Meps

Marine Corps Physical

When a recruit prepares to join the Marine Corps, they are required to make a trip to a Military Entrance Processing Station (MEPS). There are 65 MEPS in the US and a recruit will go to the processing station that it closest to wherever they live. It is part of the initial processing of joining the Marines. Recruits may visit MEPS for a second time on the day they ship out for basic training.

At MEPS, military personnel from any military service and civilians are staffed to test a potential recruit’s physical health and aptitude required by each branch of the military, the Department of Defense, and the federal government.

Marine Recruit Pre-screening

The first step to complete at MEPS is a pre-screening with your recruiter. Your Marine Corps recruiter will help you complete a DD (Department of Defense) Form 2807-2. Your recruiter will send this form to MEPS and medical personnel will determine if any of your listed medical conditions automatically disqualify you from enlisting in the Marine Corps. Your recruiter will also make sure that you bring any required medical records with you to MEPS.

You’ll probably want to bring records describing any surgeries, hospitalizations, counseling, heart conditions, or any other major health services you’ve needed.

When you go to MEPS, you’ll want to bring your social security card, birth certificate and driver’s license or state id. If you wear contacts, bring along glasses and a contact case.

Don’t bring inappropriate clothing (clothing with vulgar images, profanity, etc). Don’t bring a hat. Don’t bring a lot of money or valuables, there are a lot of folks around and you’ll be busy being shuffled from one station to another.

Recruit Arrival at MEPS

MEPS Military Entrance Processing Station

A potentional Marine Corps Recruit enters a Military Entrance Processing Station (MEPS)

Recruits will need to take the ASVAB test if they haven’t already. The ASVAB test is an aptitude test that makes sure you have the mental aptitude required for Marine Corps life and it helps determine what kind of job you qualify for once you finish recruit training. If you have already taken the test within the last two years and you passed it, you will not have to retake it at MEPS.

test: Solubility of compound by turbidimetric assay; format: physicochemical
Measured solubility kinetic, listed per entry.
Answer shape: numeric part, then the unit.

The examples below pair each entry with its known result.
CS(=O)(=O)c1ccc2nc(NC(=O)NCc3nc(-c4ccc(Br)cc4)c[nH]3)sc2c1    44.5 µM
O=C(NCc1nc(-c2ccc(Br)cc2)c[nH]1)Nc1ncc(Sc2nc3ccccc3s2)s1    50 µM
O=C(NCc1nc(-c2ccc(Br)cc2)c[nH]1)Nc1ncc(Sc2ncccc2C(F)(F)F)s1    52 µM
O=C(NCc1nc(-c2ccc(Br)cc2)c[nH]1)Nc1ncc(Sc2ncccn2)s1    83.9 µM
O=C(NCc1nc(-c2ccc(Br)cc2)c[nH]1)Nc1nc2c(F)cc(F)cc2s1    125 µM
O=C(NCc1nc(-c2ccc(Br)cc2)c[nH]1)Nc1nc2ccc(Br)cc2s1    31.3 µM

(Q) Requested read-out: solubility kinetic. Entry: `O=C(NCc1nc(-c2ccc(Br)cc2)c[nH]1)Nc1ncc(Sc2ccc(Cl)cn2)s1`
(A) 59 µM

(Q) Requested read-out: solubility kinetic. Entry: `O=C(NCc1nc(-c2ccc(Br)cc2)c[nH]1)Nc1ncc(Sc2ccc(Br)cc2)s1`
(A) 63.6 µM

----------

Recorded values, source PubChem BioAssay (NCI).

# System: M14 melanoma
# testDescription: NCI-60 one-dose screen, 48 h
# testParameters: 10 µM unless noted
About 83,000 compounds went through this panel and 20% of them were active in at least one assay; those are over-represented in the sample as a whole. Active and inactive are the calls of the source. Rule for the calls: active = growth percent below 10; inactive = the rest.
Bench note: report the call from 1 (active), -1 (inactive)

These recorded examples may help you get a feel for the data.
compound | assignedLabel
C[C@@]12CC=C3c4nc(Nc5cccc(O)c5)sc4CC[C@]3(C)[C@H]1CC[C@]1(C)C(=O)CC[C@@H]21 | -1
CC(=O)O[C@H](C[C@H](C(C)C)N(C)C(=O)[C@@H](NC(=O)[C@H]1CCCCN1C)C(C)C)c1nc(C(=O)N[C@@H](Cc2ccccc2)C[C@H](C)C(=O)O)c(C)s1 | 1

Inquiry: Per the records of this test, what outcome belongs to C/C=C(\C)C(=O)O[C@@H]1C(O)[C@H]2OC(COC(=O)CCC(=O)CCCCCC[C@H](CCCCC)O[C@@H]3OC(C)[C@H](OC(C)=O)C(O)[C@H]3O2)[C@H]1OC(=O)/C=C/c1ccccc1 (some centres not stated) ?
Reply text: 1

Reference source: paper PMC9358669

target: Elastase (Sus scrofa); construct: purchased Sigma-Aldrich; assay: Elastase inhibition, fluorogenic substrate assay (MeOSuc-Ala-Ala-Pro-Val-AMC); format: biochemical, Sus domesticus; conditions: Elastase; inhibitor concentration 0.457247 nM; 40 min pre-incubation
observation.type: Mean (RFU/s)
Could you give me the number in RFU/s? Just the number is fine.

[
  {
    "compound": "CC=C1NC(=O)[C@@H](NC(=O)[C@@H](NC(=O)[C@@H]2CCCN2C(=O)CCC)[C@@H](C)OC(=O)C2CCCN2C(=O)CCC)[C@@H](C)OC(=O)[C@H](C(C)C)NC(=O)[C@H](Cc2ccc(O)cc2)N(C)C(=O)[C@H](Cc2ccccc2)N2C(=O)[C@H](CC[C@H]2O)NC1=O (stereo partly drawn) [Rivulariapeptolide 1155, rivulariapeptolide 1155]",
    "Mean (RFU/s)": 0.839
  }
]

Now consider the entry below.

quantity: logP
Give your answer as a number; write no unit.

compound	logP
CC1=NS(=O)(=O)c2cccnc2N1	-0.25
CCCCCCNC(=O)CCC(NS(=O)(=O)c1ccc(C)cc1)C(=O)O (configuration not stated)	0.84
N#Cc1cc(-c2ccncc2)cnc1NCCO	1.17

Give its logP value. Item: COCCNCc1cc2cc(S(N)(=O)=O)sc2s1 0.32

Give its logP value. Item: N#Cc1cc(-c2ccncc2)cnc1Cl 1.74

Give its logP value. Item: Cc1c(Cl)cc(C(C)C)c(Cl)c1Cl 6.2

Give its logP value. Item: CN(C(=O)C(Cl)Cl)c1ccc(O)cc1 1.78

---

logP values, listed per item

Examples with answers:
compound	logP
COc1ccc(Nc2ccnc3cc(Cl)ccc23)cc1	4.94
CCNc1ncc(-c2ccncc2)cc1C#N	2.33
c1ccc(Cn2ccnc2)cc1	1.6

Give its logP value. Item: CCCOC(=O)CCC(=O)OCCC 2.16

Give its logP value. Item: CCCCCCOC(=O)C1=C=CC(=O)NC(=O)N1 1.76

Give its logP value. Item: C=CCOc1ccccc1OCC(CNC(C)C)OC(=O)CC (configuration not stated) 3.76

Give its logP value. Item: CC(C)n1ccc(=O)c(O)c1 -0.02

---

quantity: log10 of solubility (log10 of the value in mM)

You may have to stay in a nearby hotel while you go through MEPS processing (usually it takes one to two days to complete). The military will cover your hotel and food expenses. You’ll probably be roomed with another person who is also at MEPS; it is possible that they’ll be enlisting in a different branch of the military than you.

You’ll spend most of your time at MEPS waiting to be seen at whichever station you are told to report to next. You’ll undergo various tests and evaluations to make sure that you qualify to join the Marine Corps and some tests to target what job in the Marine Corps will best suit you.

USMC MEPS Medical Evaluation

At MEPS, a potential Marine Corps recruit will have to take a blood and urine test. Tests will check for HIV, Hemoglobin, Hematocrit, RPR, the presence of alcohol/drugs. You’ll be tested for the pH, blood, protein, and specific gravity in your urine and female recruits will be tested to see if they are pregnant.

You will take a hearing test and a vision test. You’ll have your weight checked. You’ll meet with several different doctors to evaluate your overall health.

MEPS Pre-Enlistment Recruit Interview

Once a potential Marine Corps recruit has successfully completed all of the physical and aptitude testing, they have to meet with a MEPS Military Processing Clerk for a one-on-one interview. You’ll be fingerprinted and asked questions regarding possible law violations, past drug/alcohol abuse, and other issues that are relevant to your service in the Marine Corps. You’ll be briefed on the Uniform Code of Military Justice (UCMJ), Fraudulent Enlistment Policy and restrictions on personal conduct while in the Delayed Entry Program (DEP).

US Marine Corps MEPS Enlistment Oath Ceremony for New Recruits

After the evaluations, pre-enlistment interview and you have signed your pre-enlistment contract, you will be ready for the Marine Corps recruit enlistment oath ceremony. You’ll be taught how to properly stand at attention. You’ll take the oath and sign an enlistment contract that enlists you into the Delayed Entry Program. Family and friends are allowed at the ceremony if you wish. You’ll then be able to check-out and go home.

Parris Island History

A History of Parris Island Recruit Depot

Marines first landed on Parris Island in 1891 when First Sergeant Richard Donovan led a security detachment in the area. The town that Parris Island is now a part of, called Port Royal, was a Naval Station that his unit was attached to.

There are still some military structures and homes from that era standing. They formed the center of the Parris Island Historic District and include the commanding general’s home. All of these building in the Historic District are on the National Register of Historic Places.

It didn’t become an official Marine recruit depot for a good 20+ years. It wasn’t officially designated until 1915, but Marine training has continued ever since. Back then (prior to 1929), there were no roads leading into the island. Recruits had to take a ferry from the Port Royal docks to the Parris Island docks. In 1929, a bridge and a causeway were built over Archer Creek and provided Parris Island with a road connection.

USMC Recruit Info for Boot Camp